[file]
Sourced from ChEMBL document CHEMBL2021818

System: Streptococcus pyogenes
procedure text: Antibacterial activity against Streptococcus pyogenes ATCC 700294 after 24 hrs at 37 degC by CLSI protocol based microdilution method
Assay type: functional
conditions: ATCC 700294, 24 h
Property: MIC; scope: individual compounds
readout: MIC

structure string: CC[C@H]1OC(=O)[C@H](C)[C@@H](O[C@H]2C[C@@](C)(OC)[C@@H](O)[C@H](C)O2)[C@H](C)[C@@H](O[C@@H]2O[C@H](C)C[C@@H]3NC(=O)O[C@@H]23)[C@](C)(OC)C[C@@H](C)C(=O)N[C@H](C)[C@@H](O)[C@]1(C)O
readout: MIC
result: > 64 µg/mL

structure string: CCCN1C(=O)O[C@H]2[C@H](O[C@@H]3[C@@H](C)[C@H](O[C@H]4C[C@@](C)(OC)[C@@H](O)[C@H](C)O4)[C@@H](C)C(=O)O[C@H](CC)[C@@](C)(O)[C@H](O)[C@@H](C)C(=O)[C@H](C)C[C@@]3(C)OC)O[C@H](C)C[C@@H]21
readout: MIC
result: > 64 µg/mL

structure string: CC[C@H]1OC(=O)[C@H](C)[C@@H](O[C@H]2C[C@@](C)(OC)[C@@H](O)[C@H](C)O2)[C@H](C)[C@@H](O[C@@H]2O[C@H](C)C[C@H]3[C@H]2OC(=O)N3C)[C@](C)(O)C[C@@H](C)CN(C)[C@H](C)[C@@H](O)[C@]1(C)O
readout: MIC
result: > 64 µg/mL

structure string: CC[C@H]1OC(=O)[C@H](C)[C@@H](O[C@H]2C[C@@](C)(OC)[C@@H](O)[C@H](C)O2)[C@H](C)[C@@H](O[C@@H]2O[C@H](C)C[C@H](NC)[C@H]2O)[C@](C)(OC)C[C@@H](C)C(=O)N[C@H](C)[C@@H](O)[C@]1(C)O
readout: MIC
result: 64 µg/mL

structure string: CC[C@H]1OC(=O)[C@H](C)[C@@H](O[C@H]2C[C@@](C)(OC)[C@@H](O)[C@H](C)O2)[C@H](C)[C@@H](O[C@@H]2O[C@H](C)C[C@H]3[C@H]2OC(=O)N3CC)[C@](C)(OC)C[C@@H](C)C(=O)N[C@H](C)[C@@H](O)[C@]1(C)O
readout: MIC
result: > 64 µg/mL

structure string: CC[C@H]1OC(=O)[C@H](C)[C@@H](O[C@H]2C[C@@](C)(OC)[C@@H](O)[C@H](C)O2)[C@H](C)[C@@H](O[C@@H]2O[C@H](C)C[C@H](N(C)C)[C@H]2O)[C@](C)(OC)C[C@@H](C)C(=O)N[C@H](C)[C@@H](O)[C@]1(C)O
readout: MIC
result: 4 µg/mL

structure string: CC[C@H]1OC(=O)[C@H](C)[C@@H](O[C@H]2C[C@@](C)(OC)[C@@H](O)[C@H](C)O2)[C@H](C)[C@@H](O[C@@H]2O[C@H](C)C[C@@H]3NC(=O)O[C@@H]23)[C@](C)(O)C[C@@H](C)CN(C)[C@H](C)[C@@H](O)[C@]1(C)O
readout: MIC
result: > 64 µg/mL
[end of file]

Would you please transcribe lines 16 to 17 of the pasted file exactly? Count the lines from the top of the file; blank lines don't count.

result: > 64 µg/mL

structure string: CC[C@H]1OC(=O)[C@H](C)[C@@H](O[C@H]2C[C@@](C)(OC)[C@@H](O)[C@H](C)O2)[C@H](C)[C@@H](O[C@@H]2O[C@H](C)C[C@H](NC)[C@H]2O)[C@](C)(OC)C[C@@H](C)C(=O)N[C@H](C)[C@@H](O)[C@]1(C)O